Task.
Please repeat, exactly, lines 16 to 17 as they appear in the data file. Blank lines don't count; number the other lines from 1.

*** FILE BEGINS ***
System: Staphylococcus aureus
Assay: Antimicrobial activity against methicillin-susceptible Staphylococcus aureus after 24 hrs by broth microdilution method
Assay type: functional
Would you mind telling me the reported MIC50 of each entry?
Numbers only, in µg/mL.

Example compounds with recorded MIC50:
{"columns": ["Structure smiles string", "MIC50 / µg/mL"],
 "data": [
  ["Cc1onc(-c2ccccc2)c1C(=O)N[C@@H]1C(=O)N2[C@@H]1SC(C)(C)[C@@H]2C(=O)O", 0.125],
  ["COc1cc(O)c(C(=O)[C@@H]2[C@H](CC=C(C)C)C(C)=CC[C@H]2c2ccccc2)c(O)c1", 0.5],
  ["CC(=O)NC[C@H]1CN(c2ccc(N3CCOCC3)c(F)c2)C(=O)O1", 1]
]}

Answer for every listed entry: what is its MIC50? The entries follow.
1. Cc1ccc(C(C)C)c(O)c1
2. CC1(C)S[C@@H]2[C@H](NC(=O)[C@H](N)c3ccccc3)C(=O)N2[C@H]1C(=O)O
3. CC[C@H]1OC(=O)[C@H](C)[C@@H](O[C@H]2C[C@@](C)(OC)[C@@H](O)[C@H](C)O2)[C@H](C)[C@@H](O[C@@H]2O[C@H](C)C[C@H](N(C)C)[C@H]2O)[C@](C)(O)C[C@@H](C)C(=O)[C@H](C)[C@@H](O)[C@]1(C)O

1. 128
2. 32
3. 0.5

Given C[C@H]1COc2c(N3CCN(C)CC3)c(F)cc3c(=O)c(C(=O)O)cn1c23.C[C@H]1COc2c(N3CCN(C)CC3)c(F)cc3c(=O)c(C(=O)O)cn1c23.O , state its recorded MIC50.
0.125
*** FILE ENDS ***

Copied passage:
3. CC[C@H]1OC(=O)[C@H](C)[C@@H](O[C@H]2C[C@@](C)(OC)[C@@H](O)[C@H](C)O2)[C@H](C)[C@@H](O[C@@H]2O[C@H](C)C[C@H](N(C)C)[C@H]2O)[C@](C)(O)C[C@@H](C)C(=O)[C@H](C)[C@@H](O)[C@]1(C)O

1. 128